Thursday, May 23, 2013

A J Van Hero

Earlier this week my work sent me 3000 odd kilometres to the other side of the country for a couple of days. Normally I don't look forward to these trips, typically they are hard work, stressful and I get even less sleep than usual. Well all of that happened this time, but I also had the opportunity of meeting Kim, another mad keen Morris enthusiast. Kim kindly took the afternoon off work to take me to his home in the outskirts of Perth, where he keeps his collection. He has several acres, with plenty of room to keep the nice ones under cover and the less good ones outdoors. Kim has several Morris Minors, including a lovely project
I wouldn't mind if my backyard looked like this
 - I doubt I could persuade my wife though.
tourer, a van and a nicely restored saloon he drives on his 100km round trip commute to work. He also has a big 4WD Bedford truck.

Even more interesting to me are his five J and JB vans. Not all of them are saveable, but he reckons he should be able to build two good ones from the best parts of the five.

At present he is building up the chassis of his first, a JB chassis, which has a 1662cc B series motor and gearbox from a Morris Major, and the diff internals from a Wolseley. It will be fitted under the body of an earlier J Type. Pictures of Kim's progress are on his restoration blog.
A newly made spring shackle pin on the front suspension
Kim has a very pragmatic restoration philosophy. He wants to build a van that he can use on a regular basis. Hence the bigger engine and more practical diff ratio. His next step is a larger fuel tank, which will triple the fuel capacity. By using parts from within the BMC family, he can keep many of the improvements invisible. His ultimate aim is to fit the van out with period camping fittings so that he can travel in comfort and style.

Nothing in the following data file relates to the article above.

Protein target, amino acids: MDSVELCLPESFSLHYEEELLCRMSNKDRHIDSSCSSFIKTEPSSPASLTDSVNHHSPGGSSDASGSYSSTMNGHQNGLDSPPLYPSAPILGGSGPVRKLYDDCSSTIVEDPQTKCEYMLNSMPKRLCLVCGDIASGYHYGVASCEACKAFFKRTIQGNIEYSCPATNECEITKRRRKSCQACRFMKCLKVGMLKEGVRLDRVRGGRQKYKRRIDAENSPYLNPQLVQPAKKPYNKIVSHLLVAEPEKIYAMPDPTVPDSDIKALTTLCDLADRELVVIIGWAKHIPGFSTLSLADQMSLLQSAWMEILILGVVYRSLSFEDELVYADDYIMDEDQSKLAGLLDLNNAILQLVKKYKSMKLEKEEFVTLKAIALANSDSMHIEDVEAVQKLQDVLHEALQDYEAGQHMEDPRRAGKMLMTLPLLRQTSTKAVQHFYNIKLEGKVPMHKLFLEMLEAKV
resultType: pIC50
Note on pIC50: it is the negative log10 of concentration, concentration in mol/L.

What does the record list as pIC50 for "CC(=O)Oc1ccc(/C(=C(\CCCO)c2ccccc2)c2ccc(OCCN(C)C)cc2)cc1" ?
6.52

Wheels look really good
Maybe its his background in helicopter safety, but Kim is extremely particular about doing things properly. It looks to me like every bush, pin or wearing part is being brought back to perfect original standard. He has done things like having leaf springs made, kingpins re-bushed and spring carrier wedges cast and machined, rather than re-using worn parts. He showed me a handbrake quadrant that he'd built up with weld and then filed all the teeth by hand back to the original profile. As a result, all of the details look terrific. I hope I can do mine to a similar standard.

This one looks a bit sad now, but this will be the second one saved
After spending the afternoon looking over Kim's collection and lots of Morris talk, I met Kim's partner Bronwyn and son Rob and was treated to a great dinner. Then to top it all off, I was farewelled with an early Christmas present. Kim very generously donated a large number of the parts I am missing. I am extremely grateful for his generosity. Kim has officially earned the title of "J van Hero".
That crate once held helicopter parts, but now it contains something much more important!


  1. What a great write up and what a great fellow j van owner.
    Thanks for keep us all informed and I'm eager to see the parts in the box..
    Open the box I shout, let's see the goodies..

  2. Well done Tim
    Kim has been very quiet for a while
    When do we see your van on the road - not much happening according to the blog
    Cheers - well done